Dutch, Greek and Spanish members of the Occupy movement interrupt a lecture by IMF Managing Director Christine Lagarde at the University of Amsterdam.
Attendees had been asked to send in questions before the “debate”, but the protesters were angry that their critical notes appeared to have been ignored. By standing up and submitting the IMF chief to a mic-check, they tried to get their concerns across anyway: “why is technocracy better than democracy?” one activist asked. Another asked Lagarde why the IMF submits developing countries to Western imperialism, to which the upper-class moderator tellingly responded that “we will not do that question”.
In a sign of the academic freedom at the University of Amsterdam, and civil liberties in the Netherlands more generally, the students — who reportedly included Dutch Occupy protesters, Spanish indignados and Greek activists associated with ReINFORM – were immediately escorted away by security and event organizers. Dutch daily NRC Handelsblad reports that some of the event organizers seemed to act like a “gang” in their willingness to use physical force while removing the activists.
And yet the peaceful way in the protesters allowed security to remove them from the lecture hall revealed that the only real threat they ever posed to the Managing Director was an intellectual one; a threat organizers were apparently not willing to expose their special guest to. This is not a surprise: the IMF has been at the heart of a major controversy for its management of European debt crisis from the very start.
In January, Olivier Blanchard, the Fund’s chief economist, co-authored a rare self-critical IMF working paper in which he confirmed that the Fund has so far been much too optimistic about the ability of Europe’s heavily indebted periphery to cut its way out of debt. According to Blanchard, the IMF’s growth models severely underestimated the “fiscal multipliers” of austerity, leading to major forecast errors.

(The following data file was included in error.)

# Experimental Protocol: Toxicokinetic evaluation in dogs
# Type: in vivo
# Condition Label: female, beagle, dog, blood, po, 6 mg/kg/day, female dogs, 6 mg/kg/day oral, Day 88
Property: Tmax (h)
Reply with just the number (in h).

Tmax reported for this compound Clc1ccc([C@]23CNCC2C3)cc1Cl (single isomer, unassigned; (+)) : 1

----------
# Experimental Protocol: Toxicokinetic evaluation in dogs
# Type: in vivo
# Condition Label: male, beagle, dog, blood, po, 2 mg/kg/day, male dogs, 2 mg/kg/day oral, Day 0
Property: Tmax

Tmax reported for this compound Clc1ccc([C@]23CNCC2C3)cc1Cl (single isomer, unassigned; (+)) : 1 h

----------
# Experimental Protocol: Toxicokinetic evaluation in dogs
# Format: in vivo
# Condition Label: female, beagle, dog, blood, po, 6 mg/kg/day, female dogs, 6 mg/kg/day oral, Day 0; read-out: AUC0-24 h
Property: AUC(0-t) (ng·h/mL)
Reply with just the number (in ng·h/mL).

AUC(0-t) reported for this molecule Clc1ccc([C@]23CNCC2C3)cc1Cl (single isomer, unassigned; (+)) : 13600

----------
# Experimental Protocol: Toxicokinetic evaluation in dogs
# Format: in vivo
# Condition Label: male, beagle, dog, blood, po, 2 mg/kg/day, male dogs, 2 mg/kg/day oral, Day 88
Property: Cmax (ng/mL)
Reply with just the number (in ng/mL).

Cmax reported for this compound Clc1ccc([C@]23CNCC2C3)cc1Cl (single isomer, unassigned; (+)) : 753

Last month, former IMF chief economist Kenneth Rogoff and his deputy Carmen Reinhart were publicly humiliated when a 28-year-old graduate student from the University of Massachusetts showed that their highly influential 2010 paper — in which the Harvard economists claimed that a debt-to-GDP ratio of above 90 percent significantly slows down growth — was riddled with statistical errors. This “dethroning” of Reinhart-Rogoff was taken as another major rebuttal of the global austerity push.
Yet the protesters in Amsterdam today pointed us towards a much more important question than the somewhat arcane debate over whether or not austerity can induce growth. Ultimately, as the students rightly pointed out, this is a matter of democracy. Do ordinary citizens still get to decide over the type of policies that affect their lives? If the people of Greece, Portugal and Spain truly ruled their own destiny — as the myth of representative democracy would have us believe — would they really opt for a life of austerity, unemployment and shattered dreams?
It’s time the economics profession got over the false internecine debates between the austerians (representing the right-wing of capital) and the Keynesians (representing its left-wing); the real questions are political. How is it that a small clique of unelected transnational technocrats gets to decide on the policies that condemn millions to a life of misery? This is the real puzzle we should be addressing — and we clearly can’t count on the economists to do that for us.